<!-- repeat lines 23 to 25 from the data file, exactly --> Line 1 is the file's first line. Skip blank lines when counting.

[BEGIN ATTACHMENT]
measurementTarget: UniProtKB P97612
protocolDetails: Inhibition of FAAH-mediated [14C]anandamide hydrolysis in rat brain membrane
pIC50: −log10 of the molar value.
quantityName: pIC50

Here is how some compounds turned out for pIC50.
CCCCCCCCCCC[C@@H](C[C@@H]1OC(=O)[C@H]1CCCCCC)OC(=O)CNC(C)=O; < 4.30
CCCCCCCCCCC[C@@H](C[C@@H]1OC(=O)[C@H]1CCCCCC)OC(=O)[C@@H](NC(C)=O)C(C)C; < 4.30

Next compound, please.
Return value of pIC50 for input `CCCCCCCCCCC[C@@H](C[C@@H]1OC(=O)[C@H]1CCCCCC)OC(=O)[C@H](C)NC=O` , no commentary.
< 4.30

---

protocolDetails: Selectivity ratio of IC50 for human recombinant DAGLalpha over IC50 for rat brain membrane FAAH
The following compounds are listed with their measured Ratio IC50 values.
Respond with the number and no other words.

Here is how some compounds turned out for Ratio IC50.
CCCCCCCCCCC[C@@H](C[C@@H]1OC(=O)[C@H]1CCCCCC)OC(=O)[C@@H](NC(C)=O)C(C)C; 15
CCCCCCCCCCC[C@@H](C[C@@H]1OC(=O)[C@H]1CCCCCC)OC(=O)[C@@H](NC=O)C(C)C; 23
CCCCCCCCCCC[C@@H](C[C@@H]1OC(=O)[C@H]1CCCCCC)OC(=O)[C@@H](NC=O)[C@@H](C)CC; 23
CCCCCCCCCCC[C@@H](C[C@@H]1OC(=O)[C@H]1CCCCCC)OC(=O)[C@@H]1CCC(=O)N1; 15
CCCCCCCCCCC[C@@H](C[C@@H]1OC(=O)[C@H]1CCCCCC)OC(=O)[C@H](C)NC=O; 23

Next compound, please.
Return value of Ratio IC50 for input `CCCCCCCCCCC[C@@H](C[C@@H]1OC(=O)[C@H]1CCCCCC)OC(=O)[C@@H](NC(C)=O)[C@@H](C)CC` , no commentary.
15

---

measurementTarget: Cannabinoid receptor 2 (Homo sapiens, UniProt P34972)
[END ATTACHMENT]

15

---

measurementTarget: Cannabinoid receptor 2 (Homo sapiens, UniProt P34972)